Deliver Us from Evil: An Interpretation of American Prohibition

By Norman H. Clark | Go to book overview

9
Repeal
Politics

as early as 1922, the Association against the Prohibition Amendment had entered national contests to the extent of endorsing congressional candidates—and thereby handing the vastly more powerful Anti-Saloon League an accurate list of its foes. In 1924, when the AAPA both endorsed and opposed office seekers, it found 262 candidates for the House of Representatives "unsatisfactory." The ASL easily helped 219 of these get elected anyway. After the elections of 1926—the year when, as most historians believe, it was first obvious that a majority of the voters had deep misgivings about the Volstead Act—Congress was drier than at any earlier time. This paradox again underlines the power of the Anti-Saloon League in American political life. It also emphasizes a deeper complexity of American politics: that the wets failed to win in 1928, when the new society of individualism was already well advanced, shows again that Prohibition was seldom an isolated or organic issue and was instead intricately related to the complex nature of politics and social change.

Most participants, and certainly those from the Anti-Saloon League and the Association against the Prohibition Amendment, understood the profound conflict which faced the Democratic Party following the collapse of Woodrow Wilson. It was a conflict symbolized and personified by William Jennings Bryan and Alfred E. Smith—a clash of cultural values, ideals, and lifestyles. The conflict has been variously described as a struggle between the country and the city, the nativist and the immigrant, the liturgical and the pietist, the old America

-181-

Notes for this page

Add a new note
If you are trying to select text to create highlights or citations, remember that you must now click or tap on the first word, and then click or tap on the last word.
One moment ...
Default project is now your active project.
Project items

Items saved from this book

This book has been saved
Highlights (0)
Some of your highlights are legacy items.

Highlights saved before July 30, 2012 will not be displayed on their respective source pages.

You can easily re-create the highlights by opening the book page or article, selecting the text, and clicking “Highlight.”

Citations (0)
Some of your citations are legacy items.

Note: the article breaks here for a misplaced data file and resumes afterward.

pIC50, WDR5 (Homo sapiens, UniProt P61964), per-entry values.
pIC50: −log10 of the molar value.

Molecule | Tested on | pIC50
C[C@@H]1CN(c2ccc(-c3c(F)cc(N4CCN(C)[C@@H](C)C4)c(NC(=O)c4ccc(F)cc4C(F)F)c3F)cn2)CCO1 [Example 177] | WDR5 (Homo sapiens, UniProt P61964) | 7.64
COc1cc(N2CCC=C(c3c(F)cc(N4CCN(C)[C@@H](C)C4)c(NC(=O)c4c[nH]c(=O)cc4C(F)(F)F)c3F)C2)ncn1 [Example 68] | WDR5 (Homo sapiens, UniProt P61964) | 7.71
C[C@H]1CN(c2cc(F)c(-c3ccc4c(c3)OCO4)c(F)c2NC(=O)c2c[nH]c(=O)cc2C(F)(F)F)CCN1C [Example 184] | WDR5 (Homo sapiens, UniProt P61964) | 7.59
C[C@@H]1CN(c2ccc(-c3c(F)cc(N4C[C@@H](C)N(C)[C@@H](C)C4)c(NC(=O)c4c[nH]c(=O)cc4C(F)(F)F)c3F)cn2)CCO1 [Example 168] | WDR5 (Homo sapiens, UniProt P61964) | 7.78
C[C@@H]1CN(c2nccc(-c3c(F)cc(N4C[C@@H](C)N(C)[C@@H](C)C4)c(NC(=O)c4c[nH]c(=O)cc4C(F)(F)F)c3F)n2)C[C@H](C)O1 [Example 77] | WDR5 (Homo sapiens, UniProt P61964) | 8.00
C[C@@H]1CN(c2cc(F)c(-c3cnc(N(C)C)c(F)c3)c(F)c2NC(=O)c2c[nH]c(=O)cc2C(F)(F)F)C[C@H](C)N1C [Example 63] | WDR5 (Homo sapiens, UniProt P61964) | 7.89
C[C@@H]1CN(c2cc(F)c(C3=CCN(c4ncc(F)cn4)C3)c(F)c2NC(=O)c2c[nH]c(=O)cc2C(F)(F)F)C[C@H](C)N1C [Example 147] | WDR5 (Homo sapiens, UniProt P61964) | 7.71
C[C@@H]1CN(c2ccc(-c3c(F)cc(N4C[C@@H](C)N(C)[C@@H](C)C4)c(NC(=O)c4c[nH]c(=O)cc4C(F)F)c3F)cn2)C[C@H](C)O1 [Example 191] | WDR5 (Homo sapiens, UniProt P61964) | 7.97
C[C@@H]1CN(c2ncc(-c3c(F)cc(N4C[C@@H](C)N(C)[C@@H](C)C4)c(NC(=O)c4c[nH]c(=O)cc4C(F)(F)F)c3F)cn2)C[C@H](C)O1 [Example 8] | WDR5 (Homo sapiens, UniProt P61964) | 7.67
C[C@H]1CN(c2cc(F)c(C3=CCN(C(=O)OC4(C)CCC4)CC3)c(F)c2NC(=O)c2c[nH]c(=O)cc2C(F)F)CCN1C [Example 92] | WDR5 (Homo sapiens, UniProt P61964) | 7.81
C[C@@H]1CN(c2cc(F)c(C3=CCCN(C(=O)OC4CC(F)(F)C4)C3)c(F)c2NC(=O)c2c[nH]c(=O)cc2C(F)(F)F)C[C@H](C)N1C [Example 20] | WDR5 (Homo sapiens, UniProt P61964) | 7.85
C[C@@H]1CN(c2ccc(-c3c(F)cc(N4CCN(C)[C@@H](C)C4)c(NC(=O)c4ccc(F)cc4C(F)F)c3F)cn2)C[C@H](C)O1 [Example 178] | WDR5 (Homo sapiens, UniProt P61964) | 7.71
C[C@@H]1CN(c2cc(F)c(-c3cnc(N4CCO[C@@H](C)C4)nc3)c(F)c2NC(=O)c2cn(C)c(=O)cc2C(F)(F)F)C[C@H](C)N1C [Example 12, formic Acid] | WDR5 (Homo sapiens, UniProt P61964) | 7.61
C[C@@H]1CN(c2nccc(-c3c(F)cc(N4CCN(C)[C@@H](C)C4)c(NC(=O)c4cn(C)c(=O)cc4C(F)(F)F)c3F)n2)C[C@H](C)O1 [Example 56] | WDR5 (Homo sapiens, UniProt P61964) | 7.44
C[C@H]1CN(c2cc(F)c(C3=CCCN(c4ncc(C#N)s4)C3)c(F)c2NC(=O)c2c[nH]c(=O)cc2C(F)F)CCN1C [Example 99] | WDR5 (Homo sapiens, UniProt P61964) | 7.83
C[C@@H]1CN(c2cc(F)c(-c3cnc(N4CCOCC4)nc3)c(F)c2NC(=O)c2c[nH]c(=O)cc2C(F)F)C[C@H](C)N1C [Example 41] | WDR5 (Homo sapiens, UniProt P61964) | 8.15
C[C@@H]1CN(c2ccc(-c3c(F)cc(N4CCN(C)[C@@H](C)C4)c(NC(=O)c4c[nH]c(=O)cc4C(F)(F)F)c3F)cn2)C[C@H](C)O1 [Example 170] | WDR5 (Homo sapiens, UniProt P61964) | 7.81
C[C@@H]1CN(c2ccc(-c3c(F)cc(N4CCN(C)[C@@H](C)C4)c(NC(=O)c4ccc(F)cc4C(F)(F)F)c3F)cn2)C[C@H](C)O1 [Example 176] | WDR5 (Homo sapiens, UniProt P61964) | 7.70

Any citation created before July 30, 2012 will labeled as a “Cited page.” New citations will be saved as cited passages, pages or articles.

We also added the ability to view new citations from your projects or the book or article where you created them.

Notes (0)
Bookmarks (0)

You have no saved items from this book

Project items include:
  • Saved book/article
  • Highlights
  • Quotes/citations
  • Notes
  • Bookmarks
Notes
Cite this page

Cited page

Style
Citations are available only to our active members.
Buy instant access to cite pages or passages in MLA, APA and Chicago citation styles.

(Einhorn, 1992, p. 25)

(Einhorn 25)

1. Lois J. Einhorn, Abraham Lincoln, the Orator: Penetrating the Lincoln Legend (Westport, CT: Greenwood Press, 1992), 25, http://www.questia.com/read/27419298.

Cited page

Bookmark this page
Deliver Us from Evil: An Interpretation of American Prohibition
Table of contents

Table of contents

  • Title Page *
  • Contents *
  • 1 - Indulgences and Disciplines 1
  • 2 - The Cup of Woe 14
  • 3 - Moral Stewardship and Social Disorder 25
  • 4 - Counterculture 45
  • 5 - Protest and Reform 68
  • 6 - A League of Pietists 92
  • 7 - Tables of Law 118
  • 8 - Resistance and Social Change 140
  • 9 - Repeal Politics 181
  • 10 - Legacies of Prohibition 209
  • Acknowledgments and Sources 227
  • Index 237
Settings

Settings

Typeface
Text size Smaller Larger Reset View mode
Search within

Search within this book

Look up

Look up a word

  • Dictionary
  • Thesaurus
Please submit a word or phrase above.
Print this page

Print this page

Why can't I print more than one page at a time?

Help
Full screen
/ 246

matching results for page

    Questia reader help

    How to highlight and cite specific passages

    1. Click or tap the first word you want to select.
    2. Click or tap the last word you want to select, and you’ll see everything in between get selected.
    3. You’ll then get a menu of options like creating a highlight or a citation from that passage of text.

    OK, got it!

    Cited passage

    Style
    Citations are available only to our active members.
    Buy instant access to cite pages or passages in MLA, APA and Chicago citation styles.

    "Portraying himself as an honest, ordinary person helped Lincoln identify with his audiences." (Einhorn, 1992, p. 25).

    "Portraying himself as an honest, ordinary person helped Lincoln identify with his audiences." (Einhorn 25)

    "Portraying himself as an honest, ordinary person helped Lincoln identify with his audiences."1

    1. Lois J. Einhorn, Abraham Lincoln, the Orator: Penetrating the Lincoln Legend (Westport, CT: Greenwood Press, 1992), 25, http://www.questia.com/read/27419298.

    Cited passage

    Thanks for trying Questia!

    Please continue trying out our research tools, but please note, full functionality is available only to our active members.

    Your work will be lost once you leave this Web page.

    Buy instant access to save your work.

    Already a member? Log in now.

    Author Advanced search

    Oops!

    An unknown error has occurred. Please click the button below to reload the page. If the problem persists, please try again in a little while.